Book Reviews | Gordon Campbell | News Flashes | Scoop Features | Scoop Video | Strange & Bizarre | Search


National Radio 8am Bulletin

Dairy Payout – Dodgy Diesel – Electricity Bill – Race Riots – Wage Unfairness – George Speight Trial – Failed Coup – Phillipines Hostages - Violent Students – 7s

DAIRY PAYOUT: The Dairy Board is to make an extra payment to dairy farmers boosting farmer incomes by $2 billion.

DODGY DIESEL: The New Zealand refining company has enlisted help from overseas to find out why the cold weather additive they put in diesel has clogged fuel filters. Experts have arrived from Europe, says a spokesman.

ELECTRICITY BILL: The Opposition says it has blown the whistle on the Government by blocking the report back of an Electricity Regulation Bill. Tony Ryall says that it is the opposition’s job to blow the whistle on draconian governmental powers.

RACE RIOTS: The police in greater Manchester are gearing up for another night of violence in Oldham. At least 30 people have been injured so far.

WAGE UNFAIRNESS: The CTU is accusing employers and the Reserve Bank of a double standard following a salary survey that shows executive salaries rose by more than 6% while worker salaries rose by just 4.2%.

GEORGE SPEIGHT TRIAL: Committal proceedings begin in Suva today for Fiji Coup leader George Speight. The proceedings will decide whether there is sufficient evidence for a trial. The media will not be allowed to report the case.

FAILED COUP: At least a dozen people are dead after a failed coup attempt in the Central African Republic.

PHILIPPINES HOSTAGES: The Philippines President has ordered a full scale military attack on rebels from the south of the country who have taken 20 hostages.

VIOLENT STUDENTS: The School Trustees Association thinks a special fund may be needed to deal with dangerous and violent students. The call follows a school hiring security guards to protect pupils from two suspended pupils.

7S: The Kiwi 7s team has won a competition in the UK.

© Scoop Media

Top Scoops Headlines


Werewolf: Living With Rio’s Olympic Ruins

Mariana Cavalcanti Critics of the Olympic project can point a discernible pattern in the delivery of Olympics-related urban interventions: the belated but rushed inaugurations of faulty and/or unfinished infrastructures... More>>

Live Blog On Now: Open Source//Open Society Conference

The second annual Open Source Open Society Conference is a 2 day event taking place on 22-23 August 2016 at Michael Fowler Centre in Wellington… Scoop is hosting a live blog summarising the key points of this exciting conference. More>>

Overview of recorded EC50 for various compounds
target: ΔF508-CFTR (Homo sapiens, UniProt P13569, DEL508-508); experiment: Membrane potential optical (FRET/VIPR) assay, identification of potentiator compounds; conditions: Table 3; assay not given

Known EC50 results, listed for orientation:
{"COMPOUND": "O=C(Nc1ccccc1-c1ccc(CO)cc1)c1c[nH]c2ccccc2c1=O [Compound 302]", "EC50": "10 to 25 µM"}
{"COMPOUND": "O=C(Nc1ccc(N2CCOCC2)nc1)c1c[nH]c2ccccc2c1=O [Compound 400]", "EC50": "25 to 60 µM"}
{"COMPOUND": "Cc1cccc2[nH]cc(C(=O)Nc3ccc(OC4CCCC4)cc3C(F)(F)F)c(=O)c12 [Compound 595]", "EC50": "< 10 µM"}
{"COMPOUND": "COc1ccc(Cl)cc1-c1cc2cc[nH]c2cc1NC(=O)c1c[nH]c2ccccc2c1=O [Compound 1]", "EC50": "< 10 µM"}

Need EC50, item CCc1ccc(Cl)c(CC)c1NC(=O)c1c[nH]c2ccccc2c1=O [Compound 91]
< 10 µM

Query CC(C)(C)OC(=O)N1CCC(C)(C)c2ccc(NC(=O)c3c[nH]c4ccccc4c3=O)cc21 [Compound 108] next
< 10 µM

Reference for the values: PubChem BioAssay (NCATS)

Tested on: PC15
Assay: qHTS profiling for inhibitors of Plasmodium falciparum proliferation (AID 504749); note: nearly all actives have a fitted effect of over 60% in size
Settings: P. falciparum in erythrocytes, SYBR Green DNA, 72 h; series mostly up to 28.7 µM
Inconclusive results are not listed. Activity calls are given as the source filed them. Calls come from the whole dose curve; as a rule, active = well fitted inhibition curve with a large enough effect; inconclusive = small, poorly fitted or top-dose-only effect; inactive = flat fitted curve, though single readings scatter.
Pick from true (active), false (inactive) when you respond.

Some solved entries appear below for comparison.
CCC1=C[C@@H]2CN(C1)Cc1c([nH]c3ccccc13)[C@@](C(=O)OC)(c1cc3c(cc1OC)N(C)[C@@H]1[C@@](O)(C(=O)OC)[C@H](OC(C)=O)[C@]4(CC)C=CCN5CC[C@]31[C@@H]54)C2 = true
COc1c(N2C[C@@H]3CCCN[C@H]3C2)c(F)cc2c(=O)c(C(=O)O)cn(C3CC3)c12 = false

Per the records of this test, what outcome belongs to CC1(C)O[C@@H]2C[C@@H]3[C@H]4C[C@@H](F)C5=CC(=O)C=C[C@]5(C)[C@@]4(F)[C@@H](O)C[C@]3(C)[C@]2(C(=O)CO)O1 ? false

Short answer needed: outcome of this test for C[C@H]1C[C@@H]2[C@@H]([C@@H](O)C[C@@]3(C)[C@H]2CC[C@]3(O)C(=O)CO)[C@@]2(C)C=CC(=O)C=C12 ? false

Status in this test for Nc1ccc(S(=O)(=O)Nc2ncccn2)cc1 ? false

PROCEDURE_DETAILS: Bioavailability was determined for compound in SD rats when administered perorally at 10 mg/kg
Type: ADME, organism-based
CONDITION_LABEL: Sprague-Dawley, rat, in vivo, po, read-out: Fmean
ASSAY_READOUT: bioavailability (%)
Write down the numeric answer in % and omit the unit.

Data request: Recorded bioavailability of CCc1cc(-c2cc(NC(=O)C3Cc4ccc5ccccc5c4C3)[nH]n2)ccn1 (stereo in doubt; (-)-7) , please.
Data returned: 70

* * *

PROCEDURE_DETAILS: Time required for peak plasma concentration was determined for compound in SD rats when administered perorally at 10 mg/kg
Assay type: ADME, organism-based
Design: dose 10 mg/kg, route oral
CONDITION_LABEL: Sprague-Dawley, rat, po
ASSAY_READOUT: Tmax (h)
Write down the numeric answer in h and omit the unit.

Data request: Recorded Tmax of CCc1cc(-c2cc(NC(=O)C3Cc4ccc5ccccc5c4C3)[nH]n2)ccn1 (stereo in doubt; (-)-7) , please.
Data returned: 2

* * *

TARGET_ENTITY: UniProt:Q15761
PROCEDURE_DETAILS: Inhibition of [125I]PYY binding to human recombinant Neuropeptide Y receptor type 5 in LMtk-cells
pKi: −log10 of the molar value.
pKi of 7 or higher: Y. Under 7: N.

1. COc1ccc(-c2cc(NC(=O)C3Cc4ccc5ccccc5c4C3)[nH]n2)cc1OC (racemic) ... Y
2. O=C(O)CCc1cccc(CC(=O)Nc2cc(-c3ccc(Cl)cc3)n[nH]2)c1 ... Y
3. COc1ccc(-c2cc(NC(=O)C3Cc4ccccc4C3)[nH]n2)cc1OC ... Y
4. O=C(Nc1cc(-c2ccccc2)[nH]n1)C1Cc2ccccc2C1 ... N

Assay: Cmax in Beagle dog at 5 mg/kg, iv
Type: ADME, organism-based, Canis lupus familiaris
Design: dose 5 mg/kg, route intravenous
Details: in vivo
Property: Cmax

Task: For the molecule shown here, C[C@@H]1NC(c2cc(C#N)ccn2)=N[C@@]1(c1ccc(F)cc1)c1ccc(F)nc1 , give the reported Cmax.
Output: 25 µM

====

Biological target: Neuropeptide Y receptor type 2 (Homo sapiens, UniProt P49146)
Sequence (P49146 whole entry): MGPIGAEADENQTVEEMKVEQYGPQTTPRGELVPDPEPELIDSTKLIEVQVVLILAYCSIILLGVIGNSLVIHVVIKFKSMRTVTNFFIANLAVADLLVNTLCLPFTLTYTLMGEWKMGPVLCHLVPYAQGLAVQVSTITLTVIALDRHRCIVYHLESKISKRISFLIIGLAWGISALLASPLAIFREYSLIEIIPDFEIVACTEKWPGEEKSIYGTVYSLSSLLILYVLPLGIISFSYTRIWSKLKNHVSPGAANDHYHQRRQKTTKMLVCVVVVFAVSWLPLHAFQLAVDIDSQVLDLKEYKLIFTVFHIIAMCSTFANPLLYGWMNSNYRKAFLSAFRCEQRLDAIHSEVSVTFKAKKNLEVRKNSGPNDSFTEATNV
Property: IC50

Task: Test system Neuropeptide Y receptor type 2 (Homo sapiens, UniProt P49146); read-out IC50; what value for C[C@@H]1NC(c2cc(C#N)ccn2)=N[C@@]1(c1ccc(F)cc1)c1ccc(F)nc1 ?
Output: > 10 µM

Gordon Campbell: On The Politicising Of The War On Drugs In Sport

It hasn’t been much fun at all to see how “war on drugs in sport” has become a proxy version of the Cold War, fixated on Russia. This weekend’s banning of the Russian long jumper Darya Klishina took that fixation to fresh extremes. More>>


Binoy Kampmark: Kevin Rudd’s Failed UN Secretary General Bid

Few sights are sadder in international diplomacy than seeing an aging figure desperate for honours. In a desperate effort to net them, he scurries around, cultivating, prodding, wishing to be noted. Finally, such an honour is netted, in all likelihood just to shut that overly keen individual up. More>>

Open Source / Open Society: The Scoop Foundation - An Open Model For NZ Media

Access to accurate, relevant and timely information is a crucial aspect of an open and transparent society. However, in our digital society information is in a state of flux with every aspect of its creation, delivery and consumption undergoing profound redefinition... More>>

Keeping Out The Vote: Gordon Campbell On The US Elections

I’ll focus here on just two ways that dis-enfranchisement is currently occurring in the US: (a) by the rigging of the boundary lines for voter districts and (b) by demanding elaborate photo IDs before people are allowed to cast their vote. More>>

Ramzy Baroud: Being Black Palestinian - Solidarity As A Welcome Pathology

It should come as no surprise that the loudest international solidarity that accompanied the continued spate of the killing of Black Americans comes from Palestine; that books have already been written and published by Palestinians about the plight of their Black brethren. In fact, that solidarity is mutual. More>>


Get More From Scoop

Search Scoop  
Powered by Vodafone
NZ independent news